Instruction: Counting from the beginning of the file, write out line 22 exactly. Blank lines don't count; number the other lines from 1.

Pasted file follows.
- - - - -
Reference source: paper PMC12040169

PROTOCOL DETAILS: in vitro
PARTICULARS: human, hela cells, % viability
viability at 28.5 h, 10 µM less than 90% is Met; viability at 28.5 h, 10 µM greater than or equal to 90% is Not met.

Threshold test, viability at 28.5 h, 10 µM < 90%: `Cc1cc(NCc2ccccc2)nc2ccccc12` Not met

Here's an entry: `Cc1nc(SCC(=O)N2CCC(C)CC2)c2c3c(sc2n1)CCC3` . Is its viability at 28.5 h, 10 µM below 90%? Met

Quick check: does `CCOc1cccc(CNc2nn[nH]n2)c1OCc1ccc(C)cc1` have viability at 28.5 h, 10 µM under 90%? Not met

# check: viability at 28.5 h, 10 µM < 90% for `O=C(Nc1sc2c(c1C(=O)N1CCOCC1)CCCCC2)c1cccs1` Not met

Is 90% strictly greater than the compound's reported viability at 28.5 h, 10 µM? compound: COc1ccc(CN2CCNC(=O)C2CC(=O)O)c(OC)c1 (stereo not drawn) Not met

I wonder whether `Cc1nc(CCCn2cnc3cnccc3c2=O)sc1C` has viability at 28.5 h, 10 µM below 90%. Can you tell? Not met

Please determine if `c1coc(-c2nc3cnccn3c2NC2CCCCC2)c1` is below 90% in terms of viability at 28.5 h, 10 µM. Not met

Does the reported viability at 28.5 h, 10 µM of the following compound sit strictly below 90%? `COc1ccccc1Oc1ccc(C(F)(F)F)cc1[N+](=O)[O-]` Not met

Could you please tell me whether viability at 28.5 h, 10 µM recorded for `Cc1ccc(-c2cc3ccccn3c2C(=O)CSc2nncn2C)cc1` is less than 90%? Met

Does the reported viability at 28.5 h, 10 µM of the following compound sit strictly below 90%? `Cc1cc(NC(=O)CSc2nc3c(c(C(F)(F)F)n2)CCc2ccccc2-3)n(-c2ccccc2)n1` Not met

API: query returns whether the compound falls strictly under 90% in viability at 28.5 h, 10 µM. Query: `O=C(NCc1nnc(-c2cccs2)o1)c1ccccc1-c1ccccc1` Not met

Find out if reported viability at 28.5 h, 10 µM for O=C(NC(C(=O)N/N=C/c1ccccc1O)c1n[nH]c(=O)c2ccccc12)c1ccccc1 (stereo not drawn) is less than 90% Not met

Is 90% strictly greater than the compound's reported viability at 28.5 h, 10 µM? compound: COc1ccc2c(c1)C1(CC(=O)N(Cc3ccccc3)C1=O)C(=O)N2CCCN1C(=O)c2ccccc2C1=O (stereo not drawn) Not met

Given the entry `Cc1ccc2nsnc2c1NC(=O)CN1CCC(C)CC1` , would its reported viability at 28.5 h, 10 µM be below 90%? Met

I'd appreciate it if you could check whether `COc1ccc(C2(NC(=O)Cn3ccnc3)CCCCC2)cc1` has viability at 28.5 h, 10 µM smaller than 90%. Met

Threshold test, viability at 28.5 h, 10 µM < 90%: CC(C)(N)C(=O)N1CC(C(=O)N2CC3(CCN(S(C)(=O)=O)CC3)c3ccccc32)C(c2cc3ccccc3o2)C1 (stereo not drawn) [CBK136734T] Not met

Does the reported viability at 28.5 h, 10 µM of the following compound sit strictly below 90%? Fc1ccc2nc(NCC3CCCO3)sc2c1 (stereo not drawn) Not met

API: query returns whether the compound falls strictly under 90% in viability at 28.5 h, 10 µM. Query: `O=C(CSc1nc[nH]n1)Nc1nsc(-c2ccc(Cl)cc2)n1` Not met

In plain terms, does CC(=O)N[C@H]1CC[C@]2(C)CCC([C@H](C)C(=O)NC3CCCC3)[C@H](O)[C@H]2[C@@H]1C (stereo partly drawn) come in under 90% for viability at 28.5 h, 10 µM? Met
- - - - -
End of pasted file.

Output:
API: query returns whether the compound falls strictly under 90% in viability at 28.5 h, 10 µM. Query: `O=C(CSc1nc[nH]n1)Nc1nsc(-c2ccc(Cl)cc2)n1` Not met